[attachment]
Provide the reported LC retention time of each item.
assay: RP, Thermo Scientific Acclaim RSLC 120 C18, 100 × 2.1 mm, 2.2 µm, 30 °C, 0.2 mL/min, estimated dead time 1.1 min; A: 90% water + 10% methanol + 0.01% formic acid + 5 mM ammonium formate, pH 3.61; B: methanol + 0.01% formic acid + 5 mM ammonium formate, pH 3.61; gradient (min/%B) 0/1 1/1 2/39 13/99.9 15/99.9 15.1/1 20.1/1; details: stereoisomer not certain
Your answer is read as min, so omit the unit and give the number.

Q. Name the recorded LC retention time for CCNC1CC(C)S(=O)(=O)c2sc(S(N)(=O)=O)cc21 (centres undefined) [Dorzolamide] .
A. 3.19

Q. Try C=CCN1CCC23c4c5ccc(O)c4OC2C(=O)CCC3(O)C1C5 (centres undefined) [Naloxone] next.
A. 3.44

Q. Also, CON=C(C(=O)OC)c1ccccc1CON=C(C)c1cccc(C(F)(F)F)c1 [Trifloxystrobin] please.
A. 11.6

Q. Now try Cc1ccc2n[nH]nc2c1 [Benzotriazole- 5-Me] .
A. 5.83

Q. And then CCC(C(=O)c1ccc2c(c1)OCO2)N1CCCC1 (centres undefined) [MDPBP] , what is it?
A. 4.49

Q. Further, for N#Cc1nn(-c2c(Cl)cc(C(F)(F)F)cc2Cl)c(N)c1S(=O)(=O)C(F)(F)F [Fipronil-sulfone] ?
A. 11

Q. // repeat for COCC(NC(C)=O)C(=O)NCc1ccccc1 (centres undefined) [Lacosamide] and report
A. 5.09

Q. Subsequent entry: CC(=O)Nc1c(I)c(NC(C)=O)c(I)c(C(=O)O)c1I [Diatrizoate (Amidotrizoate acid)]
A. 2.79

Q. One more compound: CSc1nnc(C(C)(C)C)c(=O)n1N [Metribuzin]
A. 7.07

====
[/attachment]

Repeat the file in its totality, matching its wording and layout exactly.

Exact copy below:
Provide the reported LC retention time of each item.
assay: RP, Thermo Scientific Acclaim RSLC 120 C18, 100 × 2.1 mm, 2.2 µm, 30 °C, 0.2 mL/min, estimated dead time 1.1 min; A: 90% water + 10% methanol + 0.01% formic acid + 5 mM ammonium formate, pH 3.61; B: methanol + 0.01% formic acid + 5 mM ammonium formate, pH 3.61; gradient (min/%B) 0/1 1/1 2/39 13/99.9 15/99.9 15.1/1 20.1/1; details: stereoisomer not certain
Your answer is read as min, so omit the unit and give the number.

Q. Name the recorded LC retention time for CCNC1CC(C)S(=O)(=O)c2sc(S(N)(=O)=O)cc21 (centres undefined) [Dorzolamide] .
A. 3.19

Q. Try C=CCN1CCC23c4c5ccc(O)c4OC2C(=O)CCC3(O)C1C5 (centres undefined) [Naloxone] next.
A. 3.44

Q. Also, CON=C(C(=O)OC)c1ccccc1CON=C(C)c1cccc(C(F)(F)F)c1 [Trifloxystrobin] please.
A. 11.6

Q. Now try Cc1ccc2n[nH]nc2c1 [Benzotriazole- 5-Me] .
A. 5.83

Q. And then CCC(C(=O)c1ccc2c(c1)OCO2)N1CCCC1 (centres undefined) [MDPBP] , what is it?
A. 4.49

Q. Further, for N#Cc1nn(-c2c(Cl)cc(C(F)(F)F)cc2Cl)c(N)c1S(=O)(=O)C(F)(F)F [Fipronil-sulfone] ?
A. 11

Q. // repeat for COCC(NC(C)=O)C(=O)NCc1ccccc1 (centres undefined) [Lacosamide] and report
A. 5.09

Q. Subsequent entry: CC(=O)Nc1c(I)c(NC(C)=O)c(I)c(C(=O)O)c1I [Diatrizoate (Amidotrizoate acid)]
A. 2.79

Q. One more compound: CSc1nnc(C(C)(C)C)c(=O)n1N [Metribuzin]
A. 7.07

====